described in detail in his Kitab al-Isra' (= Rasa'il Ibn 'Arabi, ed. Hyderabad, 1948, I, no. 13, pp. 1-92), written in Fez in 594, i.e., roughly the period alluded to here. See the translation and commentary of a key passage from the K. al-Isra' in our two-part article on "The Spiritual Ascension: Ibn 'Arabi and the Mi'raj" in the Journal of the American Oriental Society, vol. 10., no......[COMPLETE REFERENCE] The same experiential realization is more briefly described as the culminating stage of his own spiritual Ascension in chapter 367 of the Futuhat (III, 340-354), section IV-I in the translation here. The usage of the first person plural here--unlike the case with the preceding sentences, where it may be only a polite form of "I"--appears to be a clear allusion to Ibn 'Arabi's self-conception of his particular role, within the Muslim Community, as the "Seal of the Muhammadan saints" (see n. 16 above) responsible for the ongoing spiritual guidance of the entire Community. Likewise, just as the Seal reflects the total Reality of Muhammad (who at that cosmic level is the "Qur'an," for Ibn 'Arabi), so the expression "I was given the keys of Its understanding" echoes a fundamental hadith of the Prophet cited repeatedly throughout the Shaykh's writings: "I was given the totality of the (divine) Words" (jawami' alkilam). The "intermediaries" (wasa'it), in this immediate context (and judging from the earlier analysis of the divine "discourse," in section II-2 above), appear to be all the "veils" of the particular "forms" (whether angelic or human prophetic messengers, or perhaps the infinite variety of theophanies in general), through which the divine "inspiration" is more often perceived. (But elsewhere in the Futuhat Ibn 'Arabi applies this term more specifically to all the learned transmitters of the the external forms and traces of the prophetic heritage; see chapter 14, O.Y. II, 358: ."..the intermediaries--I mean the fuqaha' and the 'ulama' al-rusum.")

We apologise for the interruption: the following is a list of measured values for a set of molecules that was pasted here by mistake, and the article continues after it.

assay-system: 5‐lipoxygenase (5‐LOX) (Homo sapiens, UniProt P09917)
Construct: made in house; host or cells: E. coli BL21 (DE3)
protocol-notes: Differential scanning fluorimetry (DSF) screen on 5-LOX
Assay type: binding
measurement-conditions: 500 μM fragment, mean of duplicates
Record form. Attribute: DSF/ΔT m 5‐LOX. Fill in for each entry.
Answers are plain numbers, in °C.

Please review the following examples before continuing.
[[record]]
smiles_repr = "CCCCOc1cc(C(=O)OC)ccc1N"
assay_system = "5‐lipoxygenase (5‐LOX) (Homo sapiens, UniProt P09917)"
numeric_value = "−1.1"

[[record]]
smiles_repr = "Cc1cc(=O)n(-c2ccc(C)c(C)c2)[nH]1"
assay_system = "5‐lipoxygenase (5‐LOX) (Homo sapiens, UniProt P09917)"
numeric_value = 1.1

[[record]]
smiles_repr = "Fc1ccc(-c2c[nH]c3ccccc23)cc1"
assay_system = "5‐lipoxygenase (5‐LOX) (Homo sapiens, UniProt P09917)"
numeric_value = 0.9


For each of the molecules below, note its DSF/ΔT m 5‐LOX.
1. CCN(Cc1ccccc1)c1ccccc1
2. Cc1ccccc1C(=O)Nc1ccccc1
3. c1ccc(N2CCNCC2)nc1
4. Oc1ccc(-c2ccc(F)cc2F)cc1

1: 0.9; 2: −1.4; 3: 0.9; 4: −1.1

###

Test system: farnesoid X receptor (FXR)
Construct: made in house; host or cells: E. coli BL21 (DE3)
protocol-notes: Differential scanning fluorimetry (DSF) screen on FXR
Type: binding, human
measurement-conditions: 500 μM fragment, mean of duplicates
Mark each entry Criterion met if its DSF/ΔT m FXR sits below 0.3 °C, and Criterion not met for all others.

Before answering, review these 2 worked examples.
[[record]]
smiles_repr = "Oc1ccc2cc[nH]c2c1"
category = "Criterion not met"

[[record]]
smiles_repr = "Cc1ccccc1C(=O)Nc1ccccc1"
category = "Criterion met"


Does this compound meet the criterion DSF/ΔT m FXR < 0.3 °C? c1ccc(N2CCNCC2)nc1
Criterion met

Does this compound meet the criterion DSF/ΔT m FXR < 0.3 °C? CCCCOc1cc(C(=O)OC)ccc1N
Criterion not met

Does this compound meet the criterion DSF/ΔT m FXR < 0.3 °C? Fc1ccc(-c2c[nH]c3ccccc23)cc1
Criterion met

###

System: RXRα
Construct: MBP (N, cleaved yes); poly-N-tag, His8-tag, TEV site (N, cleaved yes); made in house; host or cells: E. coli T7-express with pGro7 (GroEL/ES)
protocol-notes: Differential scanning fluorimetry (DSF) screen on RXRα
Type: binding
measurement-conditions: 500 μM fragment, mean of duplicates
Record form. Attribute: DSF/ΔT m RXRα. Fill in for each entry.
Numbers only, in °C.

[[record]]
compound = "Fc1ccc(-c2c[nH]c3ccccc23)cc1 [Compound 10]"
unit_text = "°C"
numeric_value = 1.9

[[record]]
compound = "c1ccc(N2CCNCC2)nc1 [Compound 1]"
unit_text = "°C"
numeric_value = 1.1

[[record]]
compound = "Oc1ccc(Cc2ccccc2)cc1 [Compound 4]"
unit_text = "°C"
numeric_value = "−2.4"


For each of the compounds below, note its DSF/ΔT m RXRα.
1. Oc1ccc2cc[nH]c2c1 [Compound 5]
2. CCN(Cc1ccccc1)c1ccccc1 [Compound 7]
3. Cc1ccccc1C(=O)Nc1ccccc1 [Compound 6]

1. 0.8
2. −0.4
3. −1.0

66 65

or it may come later.67 So this is the difference between the two (i.e., between direct divine inspiration and its mediated transmission).

[6-b] The role of the Mahdi--or rather of the "Imam of the Time"68--with regard to "the sensible forms of divine sustenance" concerns his unique, divinely inspired ability (resembling that of the Prophet) to decide what material goods of this world should rightfully "belong" to each believer, since individuals can only be at best the temporary "owners" (or more properly speaking, "custodians") of those earthly goods:
Since everything in the world is divine sustenance and part of 'What God has left,'69 the Imam judges with regard to (allocating) it in accordance with the judgment (hukm) God sends down to him concerning it.

In the meanwhile, Ibn 'Arabi advises, we should act "according to the divine commandment which the divinely prescribed law (shar') has conveyed to us," while abstaining from judgment in all other cases.